Residents on Parks Highway learn of their property's fate

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ANCHORAGE (KTUU) - Today homeowners along the fire-affected areas of the Parks Highway finally learned the fate of their properties at meetings with officials after assessors completed their damage assessments.

Patty Song learned that she was one of the lucky ones. She was cleared to go back to her property near Mile 90 of the Parks Highway.

"That's one trailer, and that's the other trailer,” she says looking around her property, “And everything else is standing. It's just amazing!"

Friday afternoon was the first time Patty Song had seen her home since last Sunday, when the McKinley Fire rapidly expanded southwards due to strong winds.

"It is a trip,” she said, observing the miraculous survival of her property in the midst of the charred and smoldering wreckage around her. “It's like, wow!"

Song knows she lucked out.


Patty Song looks at her property on Friday

“We know the people down there, we know people who have lost their stuff,” she says. “In this subdivision, there are very few people who still have their places."

Randale Sparks was less fortunate. He lives around Mile 91 on the Parks Highway. When he learned his home burned down, he directed his attention to volunteering at the Upper Susitna Senior Center in Talkeetna.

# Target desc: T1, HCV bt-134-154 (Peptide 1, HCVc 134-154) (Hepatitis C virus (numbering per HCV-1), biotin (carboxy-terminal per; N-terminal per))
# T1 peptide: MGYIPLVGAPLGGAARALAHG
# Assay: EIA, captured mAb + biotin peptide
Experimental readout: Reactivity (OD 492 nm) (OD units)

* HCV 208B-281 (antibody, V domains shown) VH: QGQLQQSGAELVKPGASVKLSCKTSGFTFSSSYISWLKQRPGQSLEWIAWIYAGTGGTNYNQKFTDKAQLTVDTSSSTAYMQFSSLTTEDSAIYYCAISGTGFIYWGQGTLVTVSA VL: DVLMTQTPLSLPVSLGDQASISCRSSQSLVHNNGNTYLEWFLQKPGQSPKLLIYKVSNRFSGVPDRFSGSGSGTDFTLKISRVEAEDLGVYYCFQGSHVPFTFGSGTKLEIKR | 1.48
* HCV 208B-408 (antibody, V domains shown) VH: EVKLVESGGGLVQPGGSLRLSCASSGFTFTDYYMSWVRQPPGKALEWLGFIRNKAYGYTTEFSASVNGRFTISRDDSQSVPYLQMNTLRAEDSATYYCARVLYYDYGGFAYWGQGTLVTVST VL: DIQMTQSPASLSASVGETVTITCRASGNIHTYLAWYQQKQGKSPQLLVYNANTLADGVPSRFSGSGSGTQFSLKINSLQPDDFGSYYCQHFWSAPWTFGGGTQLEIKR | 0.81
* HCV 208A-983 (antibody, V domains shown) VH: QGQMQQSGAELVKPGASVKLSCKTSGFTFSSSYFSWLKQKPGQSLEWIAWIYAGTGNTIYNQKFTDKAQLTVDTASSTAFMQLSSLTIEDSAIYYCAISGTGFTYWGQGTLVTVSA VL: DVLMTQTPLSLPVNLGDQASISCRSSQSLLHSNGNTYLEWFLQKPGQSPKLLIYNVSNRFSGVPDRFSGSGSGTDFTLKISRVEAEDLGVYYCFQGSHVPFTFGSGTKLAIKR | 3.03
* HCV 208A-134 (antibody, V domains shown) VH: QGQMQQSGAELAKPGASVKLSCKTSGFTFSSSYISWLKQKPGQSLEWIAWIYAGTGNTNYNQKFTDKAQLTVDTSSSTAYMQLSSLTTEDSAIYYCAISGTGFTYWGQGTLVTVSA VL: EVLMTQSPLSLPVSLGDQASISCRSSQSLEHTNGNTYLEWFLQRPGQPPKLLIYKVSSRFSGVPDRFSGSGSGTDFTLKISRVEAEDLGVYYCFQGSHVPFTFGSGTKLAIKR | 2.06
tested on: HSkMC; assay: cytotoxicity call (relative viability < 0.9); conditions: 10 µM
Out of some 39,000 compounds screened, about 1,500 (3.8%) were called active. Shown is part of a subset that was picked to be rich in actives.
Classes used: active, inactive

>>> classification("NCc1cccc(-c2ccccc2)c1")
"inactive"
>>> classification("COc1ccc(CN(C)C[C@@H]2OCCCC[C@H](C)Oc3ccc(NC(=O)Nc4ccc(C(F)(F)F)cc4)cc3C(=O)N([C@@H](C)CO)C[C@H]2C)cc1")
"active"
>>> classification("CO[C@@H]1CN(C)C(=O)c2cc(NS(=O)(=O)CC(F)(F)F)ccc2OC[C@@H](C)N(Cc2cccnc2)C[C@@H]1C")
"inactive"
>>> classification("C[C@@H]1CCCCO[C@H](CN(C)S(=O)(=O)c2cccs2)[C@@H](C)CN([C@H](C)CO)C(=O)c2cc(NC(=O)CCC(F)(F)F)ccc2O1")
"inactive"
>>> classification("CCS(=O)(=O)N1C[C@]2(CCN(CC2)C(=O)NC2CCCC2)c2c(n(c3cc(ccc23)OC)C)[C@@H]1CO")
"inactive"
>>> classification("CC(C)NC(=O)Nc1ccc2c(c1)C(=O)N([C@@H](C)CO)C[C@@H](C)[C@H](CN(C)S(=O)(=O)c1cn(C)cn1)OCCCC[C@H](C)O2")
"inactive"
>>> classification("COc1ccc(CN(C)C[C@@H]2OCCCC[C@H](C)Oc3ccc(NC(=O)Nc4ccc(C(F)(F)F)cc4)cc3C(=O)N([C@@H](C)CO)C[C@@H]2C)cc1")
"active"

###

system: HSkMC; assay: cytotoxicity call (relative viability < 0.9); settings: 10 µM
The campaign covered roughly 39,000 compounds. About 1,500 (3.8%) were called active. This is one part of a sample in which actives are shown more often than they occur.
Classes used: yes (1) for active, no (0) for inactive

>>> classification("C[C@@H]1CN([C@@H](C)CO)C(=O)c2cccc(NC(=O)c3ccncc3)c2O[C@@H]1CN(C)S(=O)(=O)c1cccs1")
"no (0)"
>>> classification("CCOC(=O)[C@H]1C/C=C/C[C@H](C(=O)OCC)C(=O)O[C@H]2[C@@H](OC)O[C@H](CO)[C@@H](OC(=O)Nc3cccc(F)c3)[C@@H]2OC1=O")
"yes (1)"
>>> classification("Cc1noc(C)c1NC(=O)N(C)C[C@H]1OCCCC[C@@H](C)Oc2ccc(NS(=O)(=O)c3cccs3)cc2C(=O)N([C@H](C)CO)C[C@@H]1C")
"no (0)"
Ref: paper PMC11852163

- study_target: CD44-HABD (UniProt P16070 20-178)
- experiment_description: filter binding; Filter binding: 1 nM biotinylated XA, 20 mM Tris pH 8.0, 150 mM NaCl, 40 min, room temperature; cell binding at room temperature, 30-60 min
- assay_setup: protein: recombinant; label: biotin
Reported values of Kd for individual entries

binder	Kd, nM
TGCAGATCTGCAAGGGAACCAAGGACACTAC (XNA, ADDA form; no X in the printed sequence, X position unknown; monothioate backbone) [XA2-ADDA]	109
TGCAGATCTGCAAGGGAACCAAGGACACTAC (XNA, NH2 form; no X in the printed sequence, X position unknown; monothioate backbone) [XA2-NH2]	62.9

“I just decided, at that point that we accept the fate,” he said. “We got busy back here, and started trying to help people here."

Ashley Johnson's home at Mile 87.5 of the Parks Highway was also lost.

"Five dogs, two cats, geese, and chickens are what we could carry," Johnson said about her evacuation on Sunday.

Johnson says a friend told her earlier that chickens she left behind survived, but that her home was destroyed.

Even though she knew what the Mat-Su Borough would tell her about the property, Friday morning's meeting proved difficult.

"You can really tell that they definitely feel for us. We went in there, we sat down, he showed me the pictures. You could tell he was even hesitant to show me just because it is devastating to see," Johnson said.

"You see everything you own just gone. I mean just gone," she said.

Now, she and her family are staying with a friend.

Mat-Su Borough EMS Director Ken Barkley said about half of those who lost their home have already found a temporary place to stay with friends or family.

But even with support, moving forward is a slow process. Evacuees have not been cleared for re-entry due to active firefighting operations.

"One day at a time. By the grace of God and with my friends. I mean this community's been amazing,” said Johnson. “They've come together, helped us get clothes, helped us get blankets, help us get even a place to stay in. It's just been amazing with that aspect.”

Johnson said she hopes to rebuild, but there are more pressing obstacles to overcome in the immediate future.

"We want to rebuild on the property, we want to go back up there," Johnson said. "Right now it's just figuring out trying to get the kids back to school and getting supplies that we need. Basically just living day to day to try to figure it out. It's really hard to plan ahead when you don't even know what's going on, so you just kinda do what you can here."

Grant Robinson and Derek Minemyer contributed to reporting.

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